Despite being invisible in most cases, there are more bacteria roaming around our bodies than there are human cells. Bacteria are not just in the human body, but everywhere, thanks to their ability to develop tools and mechanisms that adapt to their needs, whether it be swimming, digesting oatmeal in someone’s stomach or becoming antibiotic resistant.
Based on this hypothesis, Nicolas Biais, an assistant professor at the City University of New York (CUNY), is trying to understand structures and mechanisms – or, as he likes to say, the superpowers – of bacteria in order to find new ways to fight diseases. He heads up the Mechanical Microbiology Laboratory at Brooklyn College, where he is studying how the pathogen that causes gonorrhea interacts with human cells.
“Years ago, Neisseria gonorrhoeae used to be a problem, especially for the Army. Luckily, penicillin was discovered. However, the bacteria have the capacity to share information and have become more resistant in recent decades, so much so that 33% of gonorrhea cases treated in U.S. hospitals are antibiotic resistant,” said Biais, in a presentation given at FAPESP Week New York.
The meeting, held at the City University of New York (CUNY) November 26-28, 2018, involved Brazilian and U.S. researchers with the aim of strengthening research partnerships.
Biais points out that in the coming years, gonorrhea may be one of the most important sexually transmitted diseases, with 100 million new cases a year worldwide. “The reason for this is that the bacteria are becoming more resistant, but every superpower also has a weakness,” he said.
One of the key elements for the formation of Neisseria gonorrhoeae microcolonies – they are rarely found alone, but instead in hubs of hundreds – is the action of retractable bacterial fibers called Type IV pili. These structures are involved in several aspects of the bacteria’s physiology, including motility, adhesion, infection, DNA uptake and biofilm formation.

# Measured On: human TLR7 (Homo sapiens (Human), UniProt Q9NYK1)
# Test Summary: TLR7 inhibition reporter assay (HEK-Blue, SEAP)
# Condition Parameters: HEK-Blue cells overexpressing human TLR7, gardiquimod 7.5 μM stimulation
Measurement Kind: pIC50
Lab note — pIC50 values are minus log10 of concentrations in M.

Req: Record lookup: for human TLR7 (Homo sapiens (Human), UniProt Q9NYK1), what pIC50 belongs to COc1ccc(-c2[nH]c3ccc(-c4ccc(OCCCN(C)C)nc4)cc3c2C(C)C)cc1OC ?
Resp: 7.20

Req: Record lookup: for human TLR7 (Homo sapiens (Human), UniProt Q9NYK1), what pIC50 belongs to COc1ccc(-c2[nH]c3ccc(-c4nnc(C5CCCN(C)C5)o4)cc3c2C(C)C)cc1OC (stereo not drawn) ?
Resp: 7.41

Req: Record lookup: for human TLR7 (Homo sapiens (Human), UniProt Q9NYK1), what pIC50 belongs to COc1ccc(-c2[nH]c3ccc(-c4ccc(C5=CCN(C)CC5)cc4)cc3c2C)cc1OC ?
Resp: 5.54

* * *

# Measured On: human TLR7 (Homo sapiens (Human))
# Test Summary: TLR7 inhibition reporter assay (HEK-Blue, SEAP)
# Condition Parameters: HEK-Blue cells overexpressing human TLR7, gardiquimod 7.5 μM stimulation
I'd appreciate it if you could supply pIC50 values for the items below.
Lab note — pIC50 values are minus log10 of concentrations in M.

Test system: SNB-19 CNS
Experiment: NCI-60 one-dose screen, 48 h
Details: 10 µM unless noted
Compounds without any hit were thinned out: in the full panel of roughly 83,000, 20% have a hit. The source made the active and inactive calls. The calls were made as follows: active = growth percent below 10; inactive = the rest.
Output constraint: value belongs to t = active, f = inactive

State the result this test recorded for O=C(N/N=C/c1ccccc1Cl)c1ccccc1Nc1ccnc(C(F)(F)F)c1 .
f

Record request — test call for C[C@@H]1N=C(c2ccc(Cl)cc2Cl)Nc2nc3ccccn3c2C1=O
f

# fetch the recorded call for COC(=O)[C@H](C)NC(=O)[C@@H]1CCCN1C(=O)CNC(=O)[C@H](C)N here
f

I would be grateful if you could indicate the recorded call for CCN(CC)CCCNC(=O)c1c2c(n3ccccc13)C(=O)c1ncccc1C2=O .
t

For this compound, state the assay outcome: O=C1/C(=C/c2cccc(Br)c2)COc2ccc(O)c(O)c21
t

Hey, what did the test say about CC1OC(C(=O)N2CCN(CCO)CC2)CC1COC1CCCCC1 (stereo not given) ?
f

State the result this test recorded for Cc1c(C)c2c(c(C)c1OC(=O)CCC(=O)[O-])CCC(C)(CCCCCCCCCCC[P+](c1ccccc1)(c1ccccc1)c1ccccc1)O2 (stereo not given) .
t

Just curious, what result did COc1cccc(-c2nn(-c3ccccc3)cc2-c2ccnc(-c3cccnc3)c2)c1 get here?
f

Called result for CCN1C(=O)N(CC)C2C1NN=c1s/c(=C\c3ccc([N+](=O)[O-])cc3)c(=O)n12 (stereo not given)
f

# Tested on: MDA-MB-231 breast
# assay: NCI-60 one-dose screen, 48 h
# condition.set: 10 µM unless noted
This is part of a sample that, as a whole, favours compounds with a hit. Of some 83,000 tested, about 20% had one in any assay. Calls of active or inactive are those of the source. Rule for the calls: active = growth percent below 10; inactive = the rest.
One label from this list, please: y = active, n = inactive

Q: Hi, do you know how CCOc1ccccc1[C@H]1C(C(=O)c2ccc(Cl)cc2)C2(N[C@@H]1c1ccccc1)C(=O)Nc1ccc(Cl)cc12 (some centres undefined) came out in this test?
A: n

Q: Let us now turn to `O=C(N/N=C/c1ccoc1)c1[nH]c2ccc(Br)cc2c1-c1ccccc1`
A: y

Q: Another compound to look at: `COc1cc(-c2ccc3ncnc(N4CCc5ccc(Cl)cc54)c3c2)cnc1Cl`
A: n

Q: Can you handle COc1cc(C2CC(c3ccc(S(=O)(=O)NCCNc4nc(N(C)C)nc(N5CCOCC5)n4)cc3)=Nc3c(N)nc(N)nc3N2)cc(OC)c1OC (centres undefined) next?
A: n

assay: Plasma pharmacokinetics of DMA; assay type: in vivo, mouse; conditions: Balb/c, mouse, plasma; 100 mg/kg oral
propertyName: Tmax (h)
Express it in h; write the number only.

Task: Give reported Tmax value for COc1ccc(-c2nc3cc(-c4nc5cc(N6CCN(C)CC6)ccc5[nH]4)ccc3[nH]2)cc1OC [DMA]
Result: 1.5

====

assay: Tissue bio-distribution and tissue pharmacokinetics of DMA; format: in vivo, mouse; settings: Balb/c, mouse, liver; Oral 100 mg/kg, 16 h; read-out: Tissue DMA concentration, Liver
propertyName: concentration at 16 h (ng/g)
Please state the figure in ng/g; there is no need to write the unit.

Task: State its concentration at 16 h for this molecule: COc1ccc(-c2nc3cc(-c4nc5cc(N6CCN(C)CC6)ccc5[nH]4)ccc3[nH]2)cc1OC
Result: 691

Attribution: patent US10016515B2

In a study conducted at the University of Arizona, Biais discovered that by deactivating the molecular mechanism that governs retraction of the Type IV pili, the bacteria are rendered noninfectious.
“We found different ways of studying this mechanism, first by looking at the individual movement of each bacterium and then by seeing directly how they act together. We discovered that the ability of these small arms and their force are critical for the infection, to the extent that, if they are removed, the bacteria are no longer infectious,” he said.
The researchers also showed that the retraction in the microcolonies of N. gonorrhoeae can exert 100,000 times more force than the body weight of a single bacterium.
“Chemically they are the same, but there is no infection. When they interact with human cells, it is possible to see a chain reaction, not just chemical, but physical. However, without the force (of the pili), none of this takes place. It is as if they are giving a massage. What we are trying to understand in our laboratory is how we can have different types of massage, in other words, different ways of interacting with different hosts,” he said.
Switch off the system, from the bacteria to the cancer
Kevin Gardner, director of the Structural Biology Initiative at the Advanced Science Research Center of CUNY, is also studying the atomic structure of molecules to understand how they interact with one another and to biological activities.
On the basis of studies in structural biology, the research group led by Gardner discovered that proteins use ordinary sensory mechanisms, despite the great diversity in their functions and biological environments.
“The more we understand the biology, starting with the structure at the atomic level, the easier it will be to understand its mechanisms and functions,” Gardner said during his presentation at FAPESP Week.
One of the discoveries made by the group of researchers is that in order to survive in environments such as the ocean bottom, some bacteria need to detect light in order to adapt to changes in the environment. “This blue light detection mechanism allows them to have a sort of internal clock. At the molecular level, these processes are accomplished by a cascade of protein interactions.”
Another finding presented by Gardner is related to human cancer and its connection to oxygen sensitivity. The study analyzed solid tumors with no blood vessel growth. “However, once the tumor becomes big enough to be visible, its sensors begin to seek oxygen, finding ways to capture oxygen from the body and controlling as much as they can from blood cells,” he said.
“So, we made a small molecule that acts like a drug able to switch off the system. To our delight, this is now being tested in clinical trials in Texas. Who knows, we may have found a way to apply the science we are doing to provide treatment to a large number of patients,” he said.
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